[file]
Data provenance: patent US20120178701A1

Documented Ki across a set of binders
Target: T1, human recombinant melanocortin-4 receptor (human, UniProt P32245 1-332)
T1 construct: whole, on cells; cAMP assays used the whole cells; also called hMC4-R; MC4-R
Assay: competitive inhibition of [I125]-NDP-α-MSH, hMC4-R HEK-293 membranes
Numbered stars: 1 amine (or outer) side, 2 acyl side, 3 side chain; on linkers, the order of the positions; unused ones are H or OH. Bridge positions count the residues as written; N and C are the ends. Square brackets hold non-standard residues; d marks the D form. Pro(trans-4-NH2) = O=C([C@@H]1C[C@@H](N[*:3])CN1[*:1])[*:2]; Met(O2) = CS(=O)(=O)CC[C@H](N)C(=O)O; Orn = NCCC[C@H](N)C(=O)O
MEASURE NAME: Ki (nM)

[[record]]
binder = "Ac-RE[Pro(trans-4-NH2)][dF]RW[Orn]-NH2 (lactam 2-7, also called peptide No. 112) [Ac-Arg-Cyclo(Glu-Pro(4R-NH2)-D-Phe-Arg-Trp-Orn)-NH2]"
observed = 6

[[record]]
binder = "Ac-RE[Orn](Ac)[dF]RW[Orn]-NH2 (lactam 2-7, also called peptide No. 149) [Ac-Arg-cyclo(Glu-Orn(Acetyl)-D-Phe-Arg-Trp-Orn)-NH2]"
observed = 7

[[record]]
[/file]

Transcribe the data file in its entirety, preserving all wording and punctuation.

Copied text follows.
Data provenance: patent US20120178701A1

Documented Ki across a set of binders
Target: T1, human recombinant melanocortin-4 receptor (human, UniProt P32245 1-332)
T1 construct: whole, on cells; cAMP assays used the whole cells; also called hMC4-R; MC4-R
Assay: competitive inhibition of [I125]-NDP-α-MSH, hMC4-R HEK-293 membranes
Numbered stars: 1 amine (or outer) side, 2 acyl side, 3 side chain; on linkers, the order of the positions; unused ones are H or OH. Bridge positions count the residues as written; N and C are the ends. Square brackets hold non-standard residues; d marks the D form. Pro(trans-4-NH2) = O=C([C@@H]1C[C@@H](N[*:3])CN1[*:1])[*:2]; Met(O2) = CS(=O)(=O)CC[C@H](N)C(=O)O; Orn = NCCC[C@H](N)C(=O)O
MEASURE NAME: Ki (nM)

[[record]]
binder = "Ac-RE[Pro(trans-4-NH2)][dF]RW[Orn]-NH2 (lactam 2-7, also called peptide No. 112) [Ac-Arg-Cyclo(Glu-Pro(4R-NH2)-D-Phe-Arg-Trp-Orn)-NH2]"
observed = 6

[[record]]
binder = "Ac-RE[Orn](Ac)[dF]RW[Orn]-NH2 (lactam 2-7, also called peptide No. 149) [Ac-Arg-cyclo(Glu-Orn(Acetyl)-D-Phe-Arg-Trp-Orn)-NH2]"
observed = 7

[[record]]